For the purposes provided by law there is appropriated for the biennium ending August 31, 1979, to the State Board of Education, all income to and balances in the Available School Fund and the State Textbook Fund, except as otherwise appropriated by this Legislature, to be expended and distributed in accordance with the laws of this State.
Id. at 3002. Although this provision could be interpreted as appropriating funds to pay salaries of county superintendents and trustees in counties unaffected by section 17.94, we do not believe the legislature intended it to supplement the specific line item. But see Attorney General Opinions H-1035 (1977); M-1281 (1972).
You suggest that the legislature, in limiting the appropriation to current terms, has violated article 3, section 44 of the Texas Constitution. This section provides in part: 'The Legislature shall provide by law for the compensation of all officers, servants, agents and public contractors, not provided for in this Constitution. . . .' This language relates to fixing the amount of compensation. See Commissioners Court of Lubbock County v. Martin, 471 S.W.2d 100 (Tex. Civ. App.--Amarillo 1971, writ ref'd n.r.e.). See, e.g., Ed. Code, ss 17.09, 17.51, 17.52 (statutes fixing compensation of county school administrators.) It has not been interpreted to require the legislature to appropriate money for payment of the salaries it sets. Other provisions of article 3, section 44 bar the legislature from appropriating money to any person unless preexisting law authorizes the appropriation. See Fort Worth Cavalry Club, Inc. v. Sheppard, 83 S.W.2d 660 (Tex. 1935). We believe that the quoted language of article 3, section 44 merely directs the legislature to enact general laws relating to compensation, which will provide preexisting law for an appropriation.
We do not believe the rider represents an attempt to repeal general law by the appropriations act in violation of article 3, section 35 of the constitution. Moore v. Sheppard, 192 S.W.2d 559 (Tex. 1946). In Linden v. Finley, 49 S.W. 578 (Tex. 1899), the Supreme Court considered an appropriations act provision which forbade the payment of officer's fees under circumstances where general law allowed them. The court determined that the appropriations act did not change general law but merely limited payment of fees during the term of the act. In our opinion, the rider limiting funding for county school administration does not attempt to repeal general law. It validly directs the expenditure of appropriated funds and thus does not violate article 3, section 35. See Jessen Associates, Inc. v. Bullock, 531 S.W.2d 593 (Tex. 1975).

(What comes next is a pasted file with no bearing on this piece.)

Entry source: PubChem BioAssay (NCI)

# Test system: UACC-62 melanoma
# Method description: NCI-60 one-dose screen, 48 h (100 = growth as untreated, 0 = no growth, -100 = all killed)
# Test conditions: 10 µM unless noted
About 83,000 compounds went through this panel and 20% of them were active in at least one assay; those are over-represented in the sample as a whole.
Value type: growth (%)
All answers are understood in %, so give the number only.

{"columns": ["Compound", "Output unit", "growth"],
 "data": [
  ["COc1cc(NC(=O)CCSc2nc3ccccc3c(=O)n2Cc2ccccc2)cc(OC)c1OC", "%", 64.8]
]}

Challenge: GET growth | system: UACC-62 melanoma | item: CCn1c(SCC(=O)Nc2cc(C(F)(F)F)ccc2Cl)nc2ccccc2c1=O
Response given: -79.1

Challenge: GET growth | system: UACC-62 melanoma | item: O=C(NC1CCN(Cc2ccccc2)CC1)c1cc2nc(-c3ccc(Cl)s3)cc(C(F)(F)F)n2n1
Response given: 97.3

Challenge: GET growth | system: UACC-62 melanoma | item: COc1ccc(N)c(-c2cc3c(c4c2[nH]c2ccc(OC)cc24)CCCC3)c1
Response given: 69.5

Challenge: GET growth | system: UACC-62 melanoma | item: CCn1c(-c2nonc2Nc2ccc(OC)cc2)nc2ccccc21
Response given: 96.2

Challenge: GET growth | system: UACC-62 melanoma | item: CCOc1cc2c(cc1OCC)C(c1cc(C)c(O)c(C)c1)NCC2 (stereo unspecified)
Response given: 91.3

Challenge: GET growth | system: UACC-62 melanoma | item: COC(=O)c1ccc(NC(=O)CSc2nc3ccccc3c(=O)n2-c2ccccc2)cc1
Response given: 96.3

We believe the appropriation act provisions you inquire about are constitutional and valid. Thus, at the end of current terms, there will be no appropriation earmarked for the support of county administrations that continue to exist. See also Attorney General Opinions H-1008 (1977); H-507 (1974); V-113 (1947).
Section 17.94 of the Education Code does not terminate state funding for county school administrations in counties with one common school district, one rural high school district, or one independent district with less than one hundred fifty scholastics. Such counties are still under the provisions of sections 17.09 and 17.51 of the Education Code. The appropriation act provisions which terminate support of all county administrations at the end of current terms are constitutional and valid.
Very truly yours,
John L. Hill
Attorney General of Texas
David M. Kendall
C. Robert Heath
Chairman Opinion Committee